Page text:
The zoning change, which was proposed by Mr. Kallos and other elected officials as well as neighborhood residents, has been in the works for two years. The proposed rezoning was recently approved by the Manhattan borough president, Gale Brewer, and unanimously endorsed by the local community board. Mr. Kallos hopes that the City Council will approve the proposal after the city’s Planning Department holds a public hearing on the matter in August.
Not at all coincidentally, Gamma Real Estate is in the process of building what could become a 700-foot skyscraper at 3 Sutton Place. The proposed development, which has been in the works for some time now (first as a 900-foot tower developed by Baohaus Group, then in its current form), has raised the hackles of community members and elected officials alike. Just last week, Manhattan Community Board 6 gave its approval to the rezoning resolution, and city officials like borough president Gale Brewer and City Council member Ben Kallos have voiced their support.
And according to the Wall Street Journal, the Municipal Art Society is also coming out in favor of building height caps. The society’s president, Elizabeth Goldstein, told the Journal that the ERFA is doing “something which is really unusual and kind of amazing.” MAS, you’ll recall, has pushed for more oversight of as-of-right development before, and has been one of the loudest voices against the “accidental skyline” created by Central Park’s supertall boom.
New York furniture store Waldner’s no longer leaning on union workers after it lays off nearly 40 Teamsters
City Councilman Ben Kallos, whose district includes many New York Presbyterian facilities, said Waldner’s was “wrong” to fire its union employees.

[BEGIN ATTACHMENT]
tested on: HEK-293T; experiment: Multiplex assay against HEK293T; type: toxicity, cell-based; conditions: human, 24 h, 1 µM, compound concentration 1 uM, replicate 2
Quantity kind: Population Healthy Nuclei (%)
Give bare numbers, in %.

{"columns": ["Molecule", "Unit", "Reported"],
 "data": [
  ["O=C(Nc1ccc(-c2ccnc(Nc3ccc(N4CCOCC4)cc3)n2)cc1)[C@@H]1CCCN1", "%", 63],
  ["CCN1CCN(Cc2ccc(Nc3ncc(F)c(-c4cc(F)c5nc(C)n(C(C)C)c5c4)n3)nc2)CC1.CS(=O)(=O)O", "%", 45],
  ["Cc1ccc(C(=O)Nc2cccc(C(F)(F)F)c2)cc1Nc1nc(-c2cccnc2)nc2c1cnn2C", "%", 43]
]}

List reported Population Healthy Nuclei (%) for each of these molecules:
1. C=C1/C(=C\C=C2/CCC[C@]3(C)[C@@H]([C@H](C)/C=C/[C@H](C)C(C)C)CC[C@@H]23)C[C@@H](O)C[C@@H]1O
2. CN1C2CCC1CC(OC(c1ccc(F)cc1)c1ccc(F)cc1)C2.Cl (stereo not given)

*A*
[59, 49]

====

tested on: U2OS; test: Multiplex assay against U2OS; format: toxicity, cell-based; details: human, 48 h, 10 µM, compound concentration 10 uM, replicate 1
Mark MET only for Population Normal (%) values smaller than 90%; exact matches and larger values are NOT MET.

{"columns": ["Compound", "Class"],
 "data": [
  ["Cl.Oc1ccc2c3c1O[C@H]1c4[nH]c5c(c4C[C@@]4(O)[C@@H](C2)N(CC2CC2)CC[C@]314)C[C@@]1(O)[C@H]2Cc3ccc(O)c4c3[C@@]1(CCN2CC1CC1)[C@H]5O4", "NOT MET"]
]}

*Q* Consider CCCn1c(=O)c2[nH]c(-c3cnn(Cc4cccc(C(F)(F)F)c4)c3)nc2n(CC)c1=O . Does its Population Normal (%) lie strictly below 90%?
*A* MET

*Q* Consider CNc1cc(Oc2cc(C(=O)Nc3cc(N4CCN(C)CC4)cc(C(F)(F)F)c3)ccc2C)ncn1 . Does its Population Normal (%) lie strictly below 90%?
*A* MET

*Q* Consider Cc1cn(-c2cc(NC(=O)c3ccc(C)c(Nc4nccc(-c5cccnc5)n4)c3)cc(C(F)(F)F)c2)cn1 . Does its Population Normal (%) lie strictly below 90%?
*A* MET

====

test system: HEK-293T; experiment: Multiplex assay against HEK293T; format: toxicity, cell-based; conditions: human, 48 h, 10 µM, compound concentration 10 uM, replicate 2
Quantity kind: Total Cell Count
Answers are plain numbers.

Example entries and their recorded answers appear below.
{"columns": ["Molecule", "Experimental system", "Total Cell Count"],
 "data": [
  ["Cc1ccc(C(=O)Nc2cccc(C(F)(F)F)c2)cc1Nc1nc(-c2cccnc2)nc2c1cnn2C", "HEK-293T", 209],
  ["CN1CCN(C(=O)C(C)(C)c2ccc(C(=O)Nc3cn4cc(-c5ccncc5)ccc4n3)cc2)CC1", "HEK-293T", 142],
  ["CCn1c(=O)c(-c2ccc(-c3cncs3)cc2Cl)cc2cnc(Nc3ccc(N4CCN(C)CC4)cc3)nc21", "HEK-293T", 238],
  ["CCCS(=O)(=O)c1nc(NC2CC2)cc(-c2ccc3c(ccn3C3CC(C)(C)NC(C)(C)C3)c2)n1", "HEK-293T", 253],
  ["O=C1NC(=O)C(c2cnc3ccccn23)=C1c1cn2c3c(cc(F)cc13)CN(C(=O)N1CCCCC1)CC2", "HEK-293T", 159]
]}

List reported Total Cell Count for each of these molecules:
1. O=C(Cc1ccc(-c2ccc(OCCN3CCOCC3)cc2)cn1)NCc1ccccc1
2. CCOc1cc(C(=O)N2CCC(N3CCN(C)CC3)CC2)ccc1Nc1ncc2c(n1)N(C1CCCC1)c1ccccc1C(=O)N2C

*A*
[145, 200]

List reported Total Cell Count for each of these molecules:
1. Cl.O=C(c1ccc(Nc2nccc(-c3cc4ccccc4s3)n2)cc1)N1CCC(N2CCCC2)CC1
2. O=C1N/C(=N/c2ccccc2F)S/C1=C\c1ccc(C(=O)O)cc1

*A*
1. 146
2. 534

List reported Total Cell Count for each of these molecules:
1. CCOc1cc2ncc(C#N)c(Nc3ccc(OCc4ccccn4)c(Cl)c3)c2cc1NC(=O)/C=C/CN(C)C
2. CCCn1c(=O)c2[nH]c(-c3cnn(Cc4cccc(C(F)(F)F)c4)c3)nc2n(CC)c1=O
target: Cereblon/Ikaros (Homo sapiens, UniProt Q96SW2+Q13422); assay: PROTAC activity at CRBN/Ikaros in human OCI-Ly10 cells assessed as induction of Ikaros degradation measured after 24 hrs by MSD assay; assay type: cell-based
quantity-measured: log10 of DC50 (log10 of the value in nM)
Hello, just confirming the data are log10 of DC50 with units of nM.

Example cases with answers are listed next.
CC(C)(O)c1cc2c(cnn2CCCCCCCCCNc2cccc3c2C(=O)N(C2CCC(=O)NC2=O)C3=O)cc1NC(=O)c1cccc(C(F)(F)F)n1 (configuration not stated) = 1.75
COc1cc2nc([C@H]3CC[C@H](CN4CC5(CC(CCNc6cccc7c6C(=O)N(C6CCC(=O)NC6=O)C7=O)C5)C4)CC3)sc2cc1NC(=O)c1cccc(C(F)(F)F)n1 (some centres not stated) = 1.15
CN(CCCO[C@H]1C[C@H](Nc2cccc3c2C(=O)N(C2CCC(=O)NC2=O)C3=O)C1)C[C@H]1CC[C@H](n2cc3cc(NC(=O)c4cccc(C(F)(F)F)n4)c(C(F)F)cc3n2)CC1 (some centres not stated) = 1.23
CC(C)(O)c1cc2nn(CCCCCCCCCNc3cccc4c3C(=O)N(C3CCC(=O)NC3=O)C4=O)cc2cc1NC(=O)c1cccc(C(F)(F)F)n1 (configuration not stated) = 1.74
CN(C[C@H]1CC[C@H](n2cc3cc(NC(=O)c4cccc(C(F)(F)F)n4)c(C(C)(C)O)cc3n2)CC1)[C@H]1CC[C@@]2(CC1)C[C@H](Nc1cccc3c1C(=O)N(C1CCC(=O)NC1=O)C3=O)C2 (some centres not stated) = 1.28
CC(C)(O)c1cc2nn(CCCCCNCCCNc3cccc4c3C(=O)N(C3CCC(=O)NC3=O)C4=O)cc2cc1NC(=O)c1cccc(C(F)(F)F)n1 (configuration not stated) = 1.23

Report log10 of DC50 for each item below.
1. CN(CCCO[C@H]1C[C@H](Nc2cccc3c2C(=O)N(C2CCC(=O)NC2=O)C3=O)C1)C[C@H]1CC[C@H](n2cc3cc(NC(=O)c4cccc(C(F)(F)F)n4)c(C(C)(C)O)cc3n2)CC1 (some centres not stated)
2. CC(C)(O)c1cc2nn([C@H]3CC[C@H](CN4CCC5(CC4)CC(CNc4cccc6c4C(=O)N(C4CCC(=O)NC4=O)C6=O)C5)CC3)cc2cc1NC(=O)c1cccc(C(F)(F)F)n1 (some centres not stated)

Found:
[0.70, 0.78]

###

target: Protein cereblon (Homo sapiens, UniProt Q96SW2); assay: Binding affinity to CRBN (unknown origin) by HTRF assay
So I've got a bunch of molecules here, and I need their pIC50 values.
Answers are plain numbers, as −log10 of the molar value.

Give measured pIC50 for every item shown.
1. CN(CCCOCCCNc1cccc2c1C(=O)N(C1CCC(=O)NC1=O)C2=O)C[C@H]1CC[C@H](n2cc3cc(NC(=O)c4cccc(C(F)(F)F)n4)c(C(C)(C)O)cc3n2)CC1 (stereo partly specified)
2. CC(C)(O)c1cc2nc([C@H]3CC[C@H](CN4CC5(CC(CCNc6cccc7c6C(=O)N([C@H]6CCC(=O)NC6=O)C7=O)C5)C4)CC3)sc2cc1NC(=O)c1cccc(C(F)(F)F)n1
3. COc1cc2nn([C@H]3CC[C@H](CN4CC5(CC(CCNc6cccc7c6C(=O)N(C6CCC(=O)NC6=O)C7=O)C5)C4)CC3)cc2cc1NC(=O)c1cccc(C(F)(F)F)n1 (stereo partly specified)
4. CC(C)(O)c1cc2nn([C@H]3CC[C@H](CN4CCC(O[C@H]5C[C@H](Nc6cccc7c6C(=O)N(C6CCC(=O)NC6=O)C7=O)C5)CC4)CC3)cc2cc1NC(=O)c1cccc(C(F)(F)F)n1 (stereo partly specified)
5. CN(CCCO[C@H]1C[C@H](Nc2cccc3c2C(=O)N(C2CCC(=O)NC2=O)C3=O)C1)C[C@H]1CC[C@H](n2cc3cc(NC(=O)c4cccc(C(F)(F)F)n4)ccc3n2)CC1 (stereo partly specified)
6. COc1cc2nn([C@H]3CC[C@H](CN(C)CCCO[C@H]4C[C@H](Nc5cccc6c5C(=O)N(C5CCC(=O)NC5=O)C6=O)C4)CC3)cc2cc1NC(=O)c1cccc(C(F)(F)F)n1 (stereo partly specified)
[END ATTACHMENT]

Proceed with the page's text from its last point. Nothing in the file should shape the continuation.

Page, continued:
"Waldner's shouldn't be locking out hard-working employees, some of which have been with the company for 30 years," Kallos said.
“Any institution currently working with Waldner's should insist they end the lockout and negotiate in good faith,” he added.
Back on the Upper East Side, City Councilman Ben Kallos says the cost of a neighborhood’s transformation is a loss of character.
“Small businesses are being forced out, and that’s making New York City a little less unique,” said Kallos.
How many kids grow up in the city without realizing what the night sky really looks like? But it’s not inevitable that this continue for generations to come. If only the city would tackle light pollution. The potential benefits of reducing light pollution are enormous, ranging from the pragmatic (saving energy) to the fantastic (inspiring the next Einstein).
Told of his colleagues’ reticence to participate, Council Member Ben Kallos, chair of the Governmental Operations Committee and one of the matching funds program’s most steadfast defenders, expressed frustration and said he was “surprised to see so many elected officials not taking part.”
Manhattan Borough President Gale Brewer, City Council members Daniel Garodnick and Ben Kallos, and State Senator Liz Krueger were all co-applicants on this zoning change proposal, and hailed the community board’s decision as a first victory.
“This is victory for thousands of residents from hundreds of buildings in and out of the neighborhood who have organized a grassroots application that would use height as an incentive to include affordable housing in any new building,” Kallos said in a statement.
Community Board 6 will now provide its comments to the City Planning Commission, as will the Manhattan Borough President’s office. The Planning Commission and the City Council will then seal the fate of this zoning change proposal.
Gamma declined to issue Curbed a comment, but Gamma president Jonathan Kalikow said the following to Real Estate Weekly:
"I think every New Yorker is tired of super tall towers going in that have no place in residential neighborhoods, and for the first time residents have banded together and fought back," Manhattan City Councilman Ben Kallos said.